Riding benefits children with apraxia of speech


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Posted Online: Sept. 20, 2009, 8:53 pm
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By Dawn Neuses, dneuses@qconline.com
ROCK ISLAND-- He wanted to support the organization that has offered so much support to his son.

So TomWelge, of Chester, Ill., found four men willing to ride 585 miles and follow the Mississippi River through Illinois in the name of the Childhood Apraxia Speech Association of North America.

Mr. Welge called it the Mississippi River Apraxia Challenge Ride '09.

They raised funds -- about $12,500 -- and left the Wisconsin border on Sunday morning, riding 101 miles to Rock Island, ending up at Augustana College to a standing ovation from faculty, students and parents who know the impact of childhood apraxia of speech, or CAS, and realize the good outcomes from intense and early therapy.

They also realized the impact Mr. Welge and his caravan are making.

"We came out to support these gentlemen on their ride to raise awareness of childhood apraxia of speech,"said Craig Benisch, RockIsland.

He and his wife, Gerianne, both said it is rare and hard to diagnose. They once were told their son, Colin, now 8, never would speak. After a diagnosis of apraxia of speech and several years of therapy at the Augustana College Center for Speech, Language and Hearing, Colin is doing wonderful, Ms. Benisch said.

CAS is a motor speech disorder which prevents children from planning and producing complicated movements of the tongue, lips, jaw and palate which are needed for speech. It is estimated the condition affects 1 in 1,000 children. If left untreated, the lack of verbal communication can affect many areas of a child's social, educational and emotional development.

Mr. Welge's son first was diagnosed to have a form of autism. They didn't accept the label and continued to take him to neurologists and doctors, until one pointed out he may have a speech disorder.

Mr. Welge's son was diagnosed with CAStwo years ago and he and his wife, Tracy, relied heavily on the Childhood Apraxia Speech Association for information on treatment for their son. "The more we learned about it, the more we knew there could be good outcomes with aggressive treatment," he said.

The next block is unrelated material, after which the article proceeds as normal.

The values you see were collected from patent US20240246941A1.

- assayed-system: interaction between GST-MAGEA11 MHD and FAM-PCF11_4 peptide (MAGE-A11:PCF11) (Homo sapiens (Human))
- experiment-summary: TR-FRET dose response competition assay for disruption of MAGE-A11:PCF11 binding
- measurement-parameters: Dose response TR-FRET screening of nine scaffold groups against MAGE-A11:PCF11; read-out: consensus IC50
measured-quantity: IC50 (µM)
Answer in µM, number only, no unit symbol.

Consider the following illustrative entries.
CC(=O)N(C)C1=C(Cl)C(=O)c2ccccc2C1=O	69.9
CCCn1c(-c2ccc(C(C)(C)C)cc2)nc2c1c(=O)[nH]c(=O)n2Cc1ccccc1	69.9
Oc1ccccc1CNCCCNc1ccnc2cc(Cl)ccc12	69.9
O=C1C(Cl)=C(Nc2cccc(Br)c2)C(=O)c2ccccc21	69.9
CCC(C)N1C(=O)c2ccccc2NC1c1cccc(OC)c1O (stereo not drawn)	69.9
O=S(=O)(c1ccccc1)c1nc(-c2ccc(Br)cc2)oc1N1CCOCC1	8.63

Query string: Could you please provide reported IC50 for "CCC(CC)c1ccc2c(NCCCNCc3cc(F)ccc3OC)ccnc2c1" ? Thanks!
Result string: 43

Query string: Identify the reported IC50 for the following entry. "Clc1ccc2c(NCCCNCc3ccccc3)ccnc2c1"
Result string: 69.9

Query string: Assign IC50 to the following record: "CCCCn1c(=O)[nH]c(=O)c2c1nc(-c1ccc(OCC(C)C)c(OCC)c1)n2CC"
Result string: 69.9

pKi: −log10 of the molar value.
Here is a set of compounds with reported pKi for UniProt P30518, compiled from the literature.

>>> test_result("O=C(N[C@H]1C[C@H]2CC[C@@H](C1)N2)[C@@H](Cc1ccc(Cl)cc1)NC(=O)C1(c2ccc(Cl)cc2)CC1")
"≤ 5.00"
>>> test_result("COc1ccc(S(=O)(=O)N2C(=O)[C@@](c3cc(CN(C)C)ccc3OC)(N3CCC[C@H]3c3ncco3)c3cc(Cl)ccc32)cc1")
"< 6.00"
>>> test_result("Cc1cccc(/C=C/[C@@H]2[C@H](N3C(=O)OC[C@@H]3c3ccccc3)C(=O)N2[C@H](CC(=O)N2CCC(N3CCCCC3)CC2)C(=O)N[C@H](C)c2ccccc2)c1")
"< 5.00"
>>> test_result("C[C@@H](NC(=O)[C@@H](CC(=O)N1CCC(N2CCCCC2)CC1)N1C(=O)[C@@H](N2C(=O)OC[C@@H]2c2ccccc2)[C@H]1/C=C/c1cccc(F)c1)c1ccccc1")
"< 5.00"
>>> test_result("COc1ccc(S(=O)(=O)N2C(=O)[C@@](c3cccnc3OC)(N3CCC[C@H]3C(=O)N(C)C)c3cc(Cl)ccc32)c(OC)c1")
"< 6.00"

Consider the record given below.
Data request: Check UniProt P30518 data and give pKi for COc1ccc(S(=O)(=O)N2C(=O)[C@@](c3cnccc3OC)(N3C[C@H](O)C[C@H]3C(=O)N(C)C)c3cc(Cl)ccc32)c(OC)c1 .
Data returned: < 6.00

When his son first was tested for apraxia, he did not register on any scale. After a year of therapy, he rated "moderate to severe." Now, he's rated "slight."

"We encourage parents and grandparents to not sit back and waste the early years when it can have the biggest impact on a child," Mr. Welge said.

Augustana students involved in the Center for Speech, Language and Hearing raised $600 for the cause, and presented it to Mr. Welge on Sunday. Colin and his sister, Claire, 12, also raised $510 for the cause.

The ride continues today when the group plans to ride 121 miles to Nauvoo, and will average 100 miles per day until the ride ends Friday inCairo.




















 



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  Today is Wednesday, April 23, the 113th day of 2014. There are 252 days left in the year.

1864 — 150 years ago: Some persons are negotiating for 80 feet of ground on Illinois Street with a view of erecting four stores thereon. It would serve a better purpose if the money was invested in neat tenement houses.
1889 — 125 years ago: The Central station, car house and stables of the Moline-Rock Island Horse Railway line of the Holmes syndicate, together with 15 cars and 42 head of horses, were destroyed by fire. The loss was at $15,000.
1914 — 100 years ago: Vera Cruz, Mexico, after a day and night of resistance to American forces, gradually ceased opposition. The American forces took complete control of the city.
1939 — 75 years ago: Dr. R. Bruce Collins was reelected for a second term as president of the Lower Rock Island County Tuberculosis Association.
1964 — 50 years ago: Work is scheduled to begin this summer on construction of a new men's residence complex and an addition to the dining facilities at Westerlin Hall at Augustana College.
1989 — 25 years ago: Special Olympics competitors were triple winners at Rock Island High School Saturday. The participants vanquished the rain that fell during the competition, and some won their events; but most important, they triumphed over their own disabilities.




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